Before the coronavirus pandemic struck, economic growth helped keep alive the illusion that things were about to return to what several decades previously had been regarded as normal, with factories employing armies of decently-paid workers and professionals or executives of one kind or another and others like them finding it quite easy to make money, but the optimism this generated would not have lasted for long. Technological progress is rapidly restructuring economies and, with them, societies the world over, with those at the top reaping handsome rewards and others lucky to get more than a few scraps.\

Trump benefitted greatly from the feeling that huge numbers of people would be hard put to hold on to what they already had, let alone add to it, in the coming years. As presumably non-partisan observers have been pointing out for some time, most of his supporters are well aware that he has many personal flaws and on occasion behaves quite disgracefully, but even so they prefer him to his rivals because he is more than willing to attack upholders of what in his day John Kenneth Galbraith called the conventional wisdom they know is crushing them. Millions of people who are neither that well-off nor desperately poor think the current economic arrangements are not working for them and are virtually certain to be even worse for their offspring.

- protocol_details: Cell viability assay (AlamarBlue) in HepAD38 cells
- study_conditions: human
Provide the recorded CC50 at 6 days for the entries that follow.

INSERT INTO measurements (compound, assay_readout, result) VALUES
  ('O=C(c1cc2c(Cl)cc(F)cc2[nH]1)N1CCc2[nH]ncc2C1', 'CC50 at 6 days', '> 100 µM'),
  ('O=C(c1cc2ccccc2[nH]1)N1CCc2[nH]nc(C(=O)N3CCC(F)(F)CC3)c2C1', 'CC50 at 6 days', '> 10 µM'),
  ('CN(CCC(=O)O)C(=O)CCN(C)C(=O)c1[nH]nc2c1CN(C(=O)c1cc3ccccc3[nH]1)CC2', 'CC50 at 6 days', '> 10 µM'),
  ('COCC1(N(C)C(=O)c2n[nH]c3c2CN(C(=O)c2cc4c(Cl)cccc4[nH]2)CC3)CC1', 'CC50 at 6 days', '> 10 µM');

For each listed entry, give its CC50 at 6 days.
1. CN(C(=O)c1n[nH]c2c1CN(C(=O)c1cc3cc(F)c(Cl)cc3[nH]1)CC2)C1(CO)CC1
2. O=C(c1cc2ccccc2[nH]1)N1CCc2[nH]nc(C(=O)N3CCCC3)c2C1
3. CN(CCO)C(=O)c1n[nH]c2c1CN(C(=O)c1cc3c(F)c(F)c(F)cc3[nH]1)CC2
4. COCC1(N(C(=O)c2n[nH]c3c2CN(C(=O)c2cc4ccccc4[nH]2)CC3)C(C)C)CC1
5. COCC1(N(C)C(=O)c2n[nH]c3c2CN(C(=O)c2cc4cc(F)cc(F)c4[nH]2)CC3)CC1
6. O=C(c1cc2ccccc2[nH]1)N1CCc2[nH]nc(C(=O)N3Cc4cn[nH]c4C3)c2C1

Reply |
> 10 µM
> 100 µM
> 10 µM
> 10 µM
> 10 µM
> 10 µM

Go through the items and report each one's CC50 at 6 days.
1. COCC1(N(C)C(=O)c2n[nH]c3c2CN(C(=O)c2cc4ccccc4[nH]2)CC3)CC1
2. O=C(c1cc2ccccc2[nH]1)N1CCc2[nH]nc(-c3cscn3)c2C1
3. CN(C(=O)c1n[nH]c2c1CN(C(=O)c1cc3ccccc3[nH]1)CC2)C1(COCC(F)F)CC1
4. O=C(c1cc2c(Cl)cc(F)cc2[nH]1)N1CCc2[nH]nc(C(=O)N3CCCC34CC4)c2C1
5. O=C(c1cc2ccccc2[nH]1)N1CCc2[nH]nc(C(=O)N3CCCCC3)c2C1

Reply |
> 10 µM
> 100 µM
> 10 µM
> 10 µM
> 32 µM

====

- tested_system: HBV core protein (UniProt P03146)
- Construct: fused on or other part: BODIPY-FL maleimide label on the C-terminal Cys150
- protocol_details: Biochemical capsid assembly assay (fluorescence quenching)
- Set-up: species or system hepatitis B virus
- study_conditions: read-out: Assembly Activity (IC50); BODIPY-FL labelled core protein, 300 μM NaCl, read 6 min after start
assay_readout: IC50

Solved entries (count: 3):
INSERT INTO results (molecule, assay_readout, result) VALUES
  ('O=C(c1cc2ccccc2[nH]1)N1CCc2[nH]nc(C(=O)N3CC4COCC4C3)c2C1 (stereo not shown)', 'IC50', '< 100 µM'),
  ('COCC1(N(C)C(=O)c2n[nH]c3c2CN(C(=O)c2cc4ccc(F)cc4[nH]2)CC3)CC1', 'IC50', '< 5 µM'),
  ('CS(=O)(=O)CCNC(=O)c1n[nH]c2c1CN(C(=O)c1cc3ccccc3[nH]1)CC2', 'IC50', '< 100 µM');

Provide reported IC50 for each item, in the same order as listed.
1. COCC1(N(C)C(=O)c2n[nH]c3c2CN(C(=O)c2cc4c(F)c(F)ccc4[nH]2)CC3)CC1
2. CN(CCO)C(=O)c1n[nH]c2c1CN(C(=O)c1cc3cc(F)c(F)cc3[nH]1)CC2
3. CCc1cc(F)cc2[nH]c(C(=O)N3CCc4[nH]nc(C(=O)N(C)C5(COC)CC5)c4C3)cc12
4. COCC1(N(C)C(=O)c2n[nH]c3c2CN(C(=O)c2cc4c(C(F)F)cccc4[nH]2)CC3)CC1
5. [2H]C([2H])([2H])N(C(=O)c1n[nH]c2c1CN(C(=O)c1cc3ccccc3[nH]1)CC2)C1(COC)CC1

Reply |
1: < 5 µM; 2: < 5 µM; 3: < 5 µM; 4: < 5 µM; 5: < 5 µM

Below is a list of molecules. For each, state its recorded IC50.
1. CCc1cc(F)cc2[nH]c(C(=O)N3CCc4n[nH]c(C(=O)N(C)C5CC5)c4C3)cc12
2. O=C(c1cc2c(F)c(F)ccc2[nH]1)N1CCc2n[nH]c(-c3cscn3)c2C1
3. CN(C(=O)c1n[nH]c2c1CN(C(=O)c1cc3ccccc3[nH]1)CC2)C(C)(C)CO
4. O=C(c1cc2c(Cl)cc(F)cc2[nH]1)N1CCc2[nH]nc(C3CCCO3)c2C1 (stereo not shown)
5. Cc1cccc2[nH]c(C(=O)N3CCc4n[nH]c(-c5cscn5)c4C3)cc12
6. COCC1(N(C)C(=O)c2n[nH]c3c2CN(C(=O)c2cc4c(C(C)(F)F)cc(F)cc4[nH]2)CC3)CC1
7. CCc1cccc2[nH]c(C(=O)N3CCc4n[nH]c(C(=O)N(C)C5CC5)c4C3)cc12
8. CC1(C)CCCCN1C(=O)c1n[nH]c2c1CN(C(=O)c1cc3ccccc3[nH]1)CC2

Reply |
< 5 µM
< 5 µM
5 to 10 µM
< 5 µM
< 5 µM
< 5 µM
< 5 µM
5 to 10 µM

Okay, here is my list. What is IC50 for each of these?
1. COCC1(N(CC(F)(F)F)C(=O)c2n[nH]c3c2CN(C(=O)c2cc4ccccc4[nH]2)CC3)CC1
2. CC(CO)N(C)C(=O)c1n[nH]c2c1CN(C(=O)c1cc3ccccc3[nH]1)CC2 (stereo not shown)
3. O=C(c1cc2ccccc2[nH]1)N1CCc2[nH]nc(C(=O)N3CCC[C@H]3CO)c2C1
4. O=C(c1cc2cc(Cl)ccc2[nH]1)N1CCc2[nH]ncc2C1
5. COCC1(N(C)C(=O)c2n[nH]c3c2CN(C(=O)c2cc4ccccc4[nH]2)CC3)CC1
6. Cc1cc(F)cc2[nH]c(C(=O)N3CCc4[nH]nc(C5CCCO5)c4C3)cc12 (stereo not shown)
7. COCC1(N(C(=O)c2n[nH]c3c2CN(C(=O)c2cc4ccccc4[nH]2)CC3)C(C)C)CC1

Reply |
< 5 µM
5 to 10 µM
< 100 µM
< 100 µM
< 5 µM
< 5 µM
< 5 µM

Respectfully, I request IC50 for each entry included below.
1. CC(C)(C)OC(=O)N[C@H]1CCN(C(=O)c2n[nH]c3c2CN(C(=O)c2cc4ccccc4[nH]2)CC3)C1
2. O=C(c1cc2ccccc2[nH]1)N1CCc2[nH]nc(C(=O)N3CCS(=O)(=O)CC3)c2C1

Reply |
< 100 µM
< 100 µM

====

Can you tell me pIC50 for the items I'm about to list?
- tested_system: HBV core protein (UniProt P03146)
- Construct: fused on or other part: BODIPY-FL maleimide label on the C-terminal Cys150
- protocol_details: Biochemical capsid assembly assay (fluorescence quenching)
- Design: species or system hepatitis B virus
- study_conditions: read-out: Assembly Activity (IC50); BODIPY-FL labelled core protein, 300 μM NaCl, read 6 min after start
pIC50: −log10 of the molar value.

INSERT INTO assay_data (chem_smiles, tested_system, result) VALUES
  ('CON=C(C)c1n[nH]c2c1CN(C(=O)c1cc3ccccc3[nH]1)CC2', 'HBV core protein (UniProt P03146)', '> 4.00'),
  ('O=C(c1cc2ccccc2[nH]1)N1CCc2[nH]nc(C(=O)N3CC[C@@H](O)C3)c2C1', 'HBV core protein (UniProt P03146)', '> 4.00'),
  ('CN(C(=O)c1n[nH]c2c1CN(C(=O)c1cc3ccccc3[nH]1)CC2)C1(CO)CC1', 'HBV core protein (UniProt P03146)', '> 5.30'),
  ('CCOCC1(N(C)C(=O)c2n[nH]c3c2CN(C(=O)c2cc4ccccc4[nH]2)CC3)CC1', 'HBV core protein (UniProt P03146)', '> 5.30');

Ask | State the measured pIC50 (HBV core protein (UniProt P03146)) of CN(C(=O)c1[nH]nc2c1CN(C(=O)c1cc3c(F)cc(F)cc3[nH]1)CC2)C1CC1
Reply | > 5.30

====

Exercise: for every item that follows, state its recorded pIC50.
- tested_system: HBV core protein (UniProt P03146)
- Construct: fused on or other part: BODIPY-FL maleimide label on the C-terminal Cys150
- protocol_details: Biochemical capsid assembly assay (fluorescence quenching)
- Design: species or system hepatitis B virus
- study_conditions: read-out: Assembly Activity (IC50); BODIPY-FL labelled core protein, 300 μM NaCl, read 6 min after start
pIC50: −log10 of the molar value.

They also resent being sneered at by academics, media pundits and multimillionaire entertainers belonging to the “coastal elites,” and fear that their country’s educational system has been taken over by leftists determined to brainwash the young into believing that all whites are in some way racist and should repent for sins committed centuries ago by their forefathers. The “progressives” whose sermons are so effective on Ivy League campuses are lucky to be preaching to students whose minds, whether they are aware of it or not, have been shaped by Christianity; Muslims, Hindus and those influenced in some way by Confucianism have no time for all that inherited collective guilt stuff.

The people who backed Trump, not so much because they thought him a fine upstanding man but because they liked his ability to drive his opponents up the wall, are far from being the only ones who want to see radical changes. Among the Democrats, there are plenty of men and women who fancy themselves to be utopian revolutionaries fighting to overcome society’s ancestral ills of which, they say, by far the worst and most deeply entrenched is racism.